Over the years since 1983, I have missed the festival only a few times, due to extenuating circumstances - and there is no place that feels more like "summer home" to me than Highlands. My hosts are dear friends; the sights, sounds and scents of the mountains are soothing and relaxing; collaborations are with exceptional artists; and the audiences are enthusiastic and engaged. The experience of revisiting and sharing this festival experience with my current ensemble, Serafin String Quartet, and of witnessing their discovery of this gem festival and location, was truly sublime.
Reflecting on the many performances I've participated in at the festival, I calculate that I must have played on more than 160 programs there over the years!! During that time, I have had the pleasure of tackling many works brand new to me - and also come back to familiar works, time and again, in a glorious and enriching way, with seasoned artists from whom I have learned so much and enjoyed music-making.
The building of a quartet relationship is famously (infamously?) challenging - in that our task is to meld, blend, hone, and polish four techniques, attitudes about style, sets of opinions, and personalities into one coherent, cohesive and compelling voice. "Mixing it up" with varied colleagues as we do at festivals, in "time-limited," musical collaborations, is different from being part of an established ensemble. It is an experience that can be "loved and left," without the pressure or need to establish commitment to a "way of doing things" as a group for more than one or two performances. That virtually eliminates the stress of "consensus-building" on the deep level required of ongoing partnership.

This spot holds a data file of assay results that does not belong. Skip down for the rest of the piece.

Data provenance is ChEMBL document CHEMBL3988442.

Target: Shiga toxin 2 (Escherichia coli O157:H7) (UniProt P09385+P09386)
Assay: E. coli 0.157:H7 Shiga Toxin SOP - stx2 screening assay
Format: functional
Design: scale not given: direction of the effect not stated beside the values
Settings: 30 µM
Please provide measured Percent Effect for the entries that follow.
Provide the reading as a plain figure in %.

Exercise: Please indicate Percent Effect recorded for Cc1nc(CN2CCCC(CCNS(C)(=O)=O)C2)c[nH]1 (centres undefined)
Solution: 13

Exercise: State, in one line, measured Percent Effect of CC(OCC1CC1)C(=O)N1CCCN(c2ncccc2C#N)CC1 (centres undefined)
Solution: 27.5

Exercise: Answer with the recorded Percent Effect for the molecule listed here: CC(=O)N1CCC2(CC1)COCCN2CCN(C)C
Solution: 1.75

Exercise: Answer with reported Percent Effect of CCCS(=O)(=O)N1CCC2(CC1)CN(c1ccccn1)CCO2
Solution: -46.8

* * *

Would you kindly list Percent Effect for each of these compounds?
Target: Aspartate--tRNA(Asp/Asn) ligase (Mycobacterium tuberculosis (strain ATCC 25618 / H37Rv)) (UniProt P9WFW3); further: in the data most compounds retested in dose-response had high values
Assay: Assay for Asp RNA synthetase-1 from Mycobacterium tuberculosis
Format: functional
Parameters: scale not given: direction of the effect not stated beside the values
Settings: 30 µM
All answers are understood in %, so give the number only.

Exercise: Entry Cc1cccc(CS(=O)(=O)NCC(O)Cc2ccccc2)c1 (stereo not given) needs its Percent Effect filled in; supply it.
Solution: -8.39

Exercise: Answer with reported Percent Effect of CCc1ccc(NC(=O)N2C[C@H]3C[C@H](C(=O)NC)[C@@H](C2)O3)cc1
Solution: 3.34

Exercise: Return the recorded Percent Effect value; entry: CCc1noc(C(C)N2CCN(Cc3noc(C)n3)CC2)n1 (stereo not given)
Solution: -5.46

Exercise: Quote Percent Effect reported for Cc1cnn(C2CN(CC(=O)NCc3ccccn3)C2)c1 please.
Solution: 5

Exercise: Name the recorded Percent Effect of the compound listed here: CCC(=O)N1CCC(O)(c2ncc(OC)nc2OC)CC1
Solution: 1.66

"Discovery" and "revisiting" become part of a chamber musician's life in short order. Over our years together, if we stay together, Serafin String Quartet will learn and perform works repeatedly. Some of these we all start for the first time together, and some we may have individually learned at age 16, 18 or 30 - somewhere along the way with other groups, perhaps guided by excellent and experienced coaches.
The balancing act of bringing together time-tested perspective from our individual musical backgrounds, along with the excitement and freshness of an entirely new adventure that we are all sharing from the starting point, is all part of the richness of what we experience in life as chamber musicians. The common denominator, whether in "discovery" or "revisiting" is remaining open to what can be learned - from those who have more familiarity and intimate connection to a work, and from those who have a fresh and unshaped palette.
Summer festivals are an inspiring and energizing "melting pot" of musical encounter. I have always been recharged and my perspective enhanced and enlightened by what I learn from my colleagues from around the globe. The biggest thrill for me, however, is bringing this "home" to my chosen quartet partners and forging with them a musical expression that is "ours." Although not always easy, the result of creating "one voice" from "four voices" is the most gratifying experience of artistry that I have known. And the best musical partnerships are devoted to finding "discovery" in revisiting a familiar work.
I look forward to many more musical adventures with chamber music colleagues - at home with the Serafins, and around the globe! The experience of great art, revisited a thousand times, only becomes all the richer the more one returns!
-Kate Ransom, violinist